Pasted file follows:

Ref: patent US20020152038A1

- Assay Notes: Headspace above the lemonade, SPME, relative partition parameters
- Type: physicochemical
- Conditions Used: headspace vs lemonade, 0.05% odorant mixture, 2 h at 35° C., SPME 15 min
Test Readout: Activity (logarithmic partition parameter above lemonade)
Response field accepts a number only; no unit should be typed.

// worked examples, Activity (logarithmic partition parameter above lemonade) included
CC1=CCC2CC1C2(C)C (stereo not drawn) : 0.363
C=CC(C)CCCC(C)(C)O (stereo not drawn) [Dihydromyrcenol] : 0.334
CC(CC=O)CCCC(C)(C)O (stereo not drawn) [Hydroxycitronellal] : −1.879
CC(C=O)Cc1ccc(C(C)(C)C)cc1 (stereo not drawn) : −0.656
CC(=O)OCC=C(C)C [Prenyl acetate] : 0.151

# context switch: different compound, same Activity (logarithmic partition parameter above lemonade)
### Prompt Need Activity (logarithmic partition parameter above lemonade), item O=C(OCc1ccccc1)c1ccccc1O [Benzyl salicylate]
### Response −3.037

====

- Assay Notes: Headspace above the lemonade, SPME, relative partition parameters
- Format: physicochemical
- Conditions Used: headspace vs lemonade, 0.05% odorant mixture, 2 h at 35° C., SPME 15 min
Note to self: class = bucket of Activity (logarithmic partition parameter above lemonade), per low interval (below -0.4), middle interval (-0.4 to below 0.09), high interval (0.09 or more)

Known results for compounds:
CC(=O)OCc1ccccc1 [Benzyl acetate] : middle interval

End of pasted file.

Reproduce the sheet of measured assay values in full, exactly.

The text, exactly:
Ref: patent US20020152038A1

- Assay Notes: Headspace above the lemonade, SPME, relative partition parameters
- Type: physicochemical
- Conditions Used: headspace vs lemonade, 0.05% odorant mixture, 2 h at 35° C., SPME 15 min
Test Readout: Activity (logarithmic partition parameter above lemonade)
Response field accepts a number only; no unit should be typed.

// worked examples, Activity (logarithmic partition parameter above lemonade) included
CC1=CCC2CC1C2(C)C (stereo not drawn) : 0.363
C=CC(C)CCCC(C)(C)O (stereo not drawn) [Dihydromyrcenol] : 0.334
CC(CC=O)CCCC(C)(C)O (stereo not drawn) [Hydroxycitronellal] : −1.879
CC(C=O)Cc1ccc(C(C)(C)C)cc1 (stereo not drawn) : −0.656
CC(=O)OCC=C(C)C [Prenyl acetate] : 0.151

# context switch: different compound, same Activity (logarithmic partition parameter above lemonade)
### Prompt Need Activity (logarithmic partition parameter above lemonade), item O=C(OCc1ccccc1)c1ccccc1O [Benzyl salicylate]
### Response −3.037

====

- Assay Notes: Headspace above the lemonade, SPME, relative partition parameters
- Format: physicochemical
- Conditions Used: headspace vs lemonade, 0.05% odorant mixture, 2 h at 35° C., SPME 15 min
Note to self: class = bucket of Activity (logarithmic partition parameter above lemonade), per low interval (below -0.4), middle interval (-0.4 to below 0.09), high interval (0.09 or more)

Known results for compounds:
CC(=O)OCc1ccccc1 [Benzyl acetate] : middle interval